The documentary also traces the history of disabled activism in the United States and the formation of activism rooted in disabled people speaking for themselves. Watching Crip Camp was a reminder or perhaps for many who see this documentary, a discovery of the potential of spaces that are created by the community; the possibilities of care in these spaces and the imaginations and dreams that are built there.
In a world that is overwhelmingly not designed for disabled, sick and chronically ill people, finding a space where you feel seen and heard is difficult and sometimes feels impossible. In a piece written for Skin Stories, Nidhi Goyal, disability and gender justice activist writes about finding this space and the joys it holds: “The best part of being in the community is you don’t have to explain why you are you. You don’t have to be apologetic about being lost on the street or for taking time to sort out inaccessible currency notes, or asking for assistance to get to the toilet, or for making the waiter read out the menu to you.”
Many other disabled people who watched Crip Camp resonated deeply with this idea of community and belonging. Andrew Pulrang, disability justice advocate and co-cordinator of #CripTheVote wrote about his own experience of attending a similar camp: “I found [while at camp] that while disabled people are radically different from each other, we all know what it’s like to be underestimated and not taken seriously, by others and by ourselves, too. (…) And I learned [at camp] that it’s possible to be treated like a full, three-dimensional human being while our disabilities are also acknowledged and not downplayed or studiously masked.”
When the argument for spaces created by disabled people is made, it is assumed that segregation is what we are asking for. Especially in a world where we are already excluded. But disabled leadership has the power to create spaces that tell us a story of interdependence that many don’t witness; a story beyond the disability as limiting; a story of building for bodies that are different from the get-go. Of course, the spaces built by the community are not perfect either. They have their own challenges of patriarchy, casteism, sexism, homophobia among others to navigate, deconstruct and respond to.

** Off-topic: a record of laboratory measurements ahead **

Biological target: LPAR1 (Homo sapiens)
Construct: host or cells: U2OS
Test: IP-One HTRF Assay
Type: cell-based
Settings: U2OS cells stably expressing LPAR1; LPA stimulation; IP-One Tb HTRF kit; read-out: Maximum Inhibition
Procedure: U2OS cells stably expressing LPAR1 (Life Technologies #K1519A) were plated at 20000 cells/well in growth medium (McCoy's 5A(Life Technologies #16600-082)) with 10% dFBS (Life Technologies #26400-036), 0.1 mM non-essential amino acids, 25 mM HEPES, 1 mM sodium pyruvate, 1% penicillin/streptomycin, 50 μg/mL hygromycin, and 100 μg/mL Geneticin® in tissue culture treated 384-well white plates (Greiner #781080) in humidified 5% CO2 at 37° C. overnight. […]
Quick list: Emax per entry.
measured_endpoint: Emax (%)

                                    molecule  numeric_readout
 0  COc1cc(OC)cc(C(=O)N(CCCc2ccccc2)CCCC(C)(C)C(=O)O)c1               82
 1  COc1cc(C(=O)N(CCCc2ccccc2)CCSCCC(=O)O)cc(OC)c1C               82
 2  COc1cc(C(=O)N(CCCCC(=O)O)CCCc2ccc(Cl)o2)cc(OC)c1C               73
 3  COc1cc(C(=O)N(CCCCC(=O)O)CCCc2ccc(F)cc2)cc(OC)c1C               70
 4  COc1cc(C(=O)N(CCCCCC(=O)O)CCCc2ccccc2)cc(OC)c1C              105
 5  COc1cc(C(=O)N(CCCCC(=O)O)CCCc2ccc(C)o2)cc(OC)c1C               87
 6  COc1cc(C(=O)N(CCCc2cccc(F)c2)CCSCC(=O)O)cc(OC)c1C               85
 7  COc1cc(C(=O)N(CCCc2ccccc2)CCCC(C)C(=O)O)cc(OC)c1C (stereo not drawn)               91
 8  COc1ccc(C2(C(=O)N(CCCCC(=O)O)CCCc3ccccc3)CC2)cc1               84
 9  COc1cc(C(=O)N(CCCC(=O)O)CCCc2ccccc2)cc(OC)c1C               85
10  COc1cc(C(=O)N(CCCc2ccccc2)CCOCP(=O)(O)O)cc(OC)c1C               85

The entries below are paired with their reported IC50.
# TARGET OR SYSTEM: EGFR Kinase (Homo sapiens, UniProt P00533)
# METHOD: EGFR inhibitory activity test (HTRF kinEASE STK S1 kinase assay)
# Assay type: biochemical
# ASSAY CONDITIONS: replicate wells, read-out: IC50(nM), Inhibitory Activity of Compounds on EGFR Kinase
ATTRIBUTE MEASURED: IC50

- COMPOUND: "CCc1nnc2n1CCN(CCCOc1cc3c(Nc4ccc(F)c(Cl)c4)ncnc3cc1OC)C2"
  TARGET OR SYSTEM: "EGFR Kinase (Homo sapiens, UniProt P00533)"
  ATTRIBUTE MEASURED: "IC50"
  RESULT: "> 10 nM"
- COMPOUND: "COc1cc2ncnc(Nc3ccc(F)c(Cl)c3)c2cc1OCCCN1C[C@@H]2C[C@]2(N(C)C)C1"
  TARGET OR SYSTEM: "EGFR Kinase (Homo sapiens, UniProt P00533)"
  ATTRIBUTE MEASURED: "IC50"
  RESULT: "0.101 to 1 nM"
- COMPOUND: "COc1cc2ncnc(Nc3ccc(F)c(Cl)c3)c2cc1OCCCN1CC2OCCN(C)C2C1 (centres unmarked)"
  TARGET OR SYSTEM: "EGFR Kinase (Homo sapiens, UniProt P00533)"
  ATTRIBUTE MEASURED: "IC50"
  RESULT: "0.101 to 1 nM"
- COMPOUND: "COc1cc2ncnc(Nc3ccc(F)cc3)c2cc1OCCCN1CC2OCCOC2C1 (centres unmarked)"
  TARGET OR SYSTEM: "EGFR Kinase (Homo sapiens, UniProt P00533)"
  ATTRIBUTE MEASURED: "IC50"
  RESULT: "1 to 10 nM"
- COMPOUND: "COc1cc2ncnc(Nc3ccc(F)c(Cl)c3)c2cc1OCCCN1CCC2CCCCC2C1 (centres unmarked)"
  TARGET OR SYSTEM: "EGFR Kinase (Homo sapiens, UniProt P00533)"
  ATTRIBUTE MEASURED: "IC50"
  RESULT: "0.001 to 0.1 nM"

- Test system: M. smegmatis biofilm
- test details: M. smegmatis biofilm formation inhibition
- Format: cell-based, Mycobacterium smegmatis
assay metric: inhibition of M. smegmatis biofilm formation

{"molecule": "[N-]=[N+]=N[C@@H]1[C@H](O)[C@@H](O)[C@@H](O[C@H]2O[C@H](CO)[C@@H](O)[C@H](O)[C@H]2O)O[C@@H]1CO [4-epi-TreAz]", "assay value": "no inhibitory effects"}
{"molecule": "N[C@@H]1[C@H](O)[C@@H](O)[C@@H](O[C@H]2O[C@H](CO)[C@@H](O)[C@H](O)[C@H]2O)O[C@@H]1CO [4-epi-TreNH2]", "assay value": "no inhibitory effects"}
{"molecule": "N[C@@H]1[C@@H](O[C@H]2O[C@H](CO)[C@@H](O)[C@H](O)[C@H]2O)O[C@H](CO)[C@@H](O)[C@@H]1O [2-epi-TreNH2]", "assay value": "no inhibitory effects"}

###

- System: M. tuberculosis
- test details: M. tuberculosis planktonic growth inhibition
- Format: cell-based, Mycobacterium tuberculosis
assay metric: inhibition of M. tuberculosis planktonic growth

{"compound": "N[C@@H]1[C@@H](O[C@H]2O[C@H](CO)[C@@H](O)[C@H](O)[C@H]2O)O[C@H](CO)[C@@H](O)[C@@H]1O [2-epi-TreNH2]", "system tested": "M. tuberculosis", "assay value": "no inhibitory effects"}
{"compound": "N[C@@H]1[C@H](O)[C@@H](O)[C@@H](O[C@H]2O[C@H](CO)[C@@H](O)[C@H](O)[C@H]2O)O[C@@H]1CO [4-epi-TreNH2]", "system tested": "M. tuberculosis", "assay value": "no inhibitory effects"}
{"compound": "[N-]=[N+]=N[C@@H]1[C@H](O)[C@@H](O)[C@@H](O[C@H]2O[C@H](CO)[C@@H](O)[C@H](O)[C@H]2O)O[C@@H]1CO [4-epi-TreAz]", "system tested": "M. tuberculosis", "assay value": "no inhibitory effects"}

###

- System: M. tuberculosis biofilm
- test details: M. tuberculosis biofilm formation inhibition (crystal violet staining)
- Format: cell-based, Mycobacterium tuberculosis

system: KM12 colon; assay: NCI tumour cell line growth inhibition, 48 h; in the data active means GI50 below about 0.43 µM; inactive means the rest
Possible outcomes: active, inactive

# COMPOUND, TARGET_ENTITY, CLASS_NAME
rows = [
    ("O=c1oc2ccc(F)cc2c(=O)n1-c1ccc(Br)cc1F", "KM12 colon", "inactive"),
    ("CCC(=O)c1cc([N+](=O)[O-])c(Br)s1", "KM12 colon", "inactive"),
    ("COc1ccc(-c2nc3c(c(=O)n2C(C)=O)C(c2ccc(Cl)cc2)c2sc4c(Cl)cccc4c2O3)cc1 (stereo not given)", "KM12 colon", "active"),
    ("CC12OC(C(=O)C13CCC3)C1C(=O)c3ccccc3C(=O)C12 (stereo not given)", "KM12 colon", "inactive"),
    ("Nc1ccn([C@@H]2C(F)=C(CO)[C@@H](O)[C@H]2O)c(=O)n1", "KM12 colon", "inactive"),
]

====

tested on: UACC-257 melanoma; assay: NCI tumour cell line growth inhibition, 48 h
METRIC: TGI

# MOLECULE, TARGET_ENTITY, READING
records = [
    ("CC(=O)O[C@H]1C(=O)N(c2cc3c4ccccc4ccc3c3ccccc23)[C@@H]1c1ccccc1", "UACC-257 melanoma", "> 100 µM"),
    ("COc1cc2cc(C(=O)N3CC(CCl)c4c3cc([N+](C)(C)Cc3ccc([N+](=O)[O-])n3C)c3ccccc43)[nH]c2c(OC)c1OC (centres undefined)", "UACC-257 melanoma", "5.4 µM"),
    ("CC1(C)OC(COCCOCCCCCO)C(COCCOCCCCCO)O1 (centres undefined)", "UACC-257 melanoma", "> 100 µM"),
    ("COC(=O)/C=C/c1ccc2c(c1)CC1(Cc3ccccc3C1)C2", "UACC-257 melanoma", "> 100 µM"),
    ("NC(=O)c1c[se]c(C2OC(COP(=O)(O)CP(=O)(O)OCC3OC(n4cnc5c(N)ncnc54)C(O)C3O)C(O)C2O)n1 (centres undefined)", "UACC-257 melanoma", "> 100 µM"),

However, there is immeasurable value to a space where disability is embraced, celebrated and held at the centre — not as a flaw but as a way of being in the world. Something that informs our existence and not something that impedes it. The act of embracing doesn’t automatically make the world accessible, less ableist, or even easier to navigate. Yet, it often just gives you a companion to sit with and talk about the mountain of stairs we need to build a ramp over.
Disabled people often feel like we are “too much” of something or the other. Often, when disabled leadership is present, these ideas of “too much” become blurry; and we can finally thrive as three-dimensional human beings with value, ideas and personalities of our own. Watching Crip Camp, reading books by disabled, ill and sick people, being in spaces with disabled leadership all are insights into the worlds we could create when there is intention, care, and access built into the foundation.
Srinidhi Raghavan is a writer, researcher and trainer. She works at the intersections of sexuality, gender, disability and technology. She works on programme development with Rising Flame and is the co-founder of The Curio-city Collective.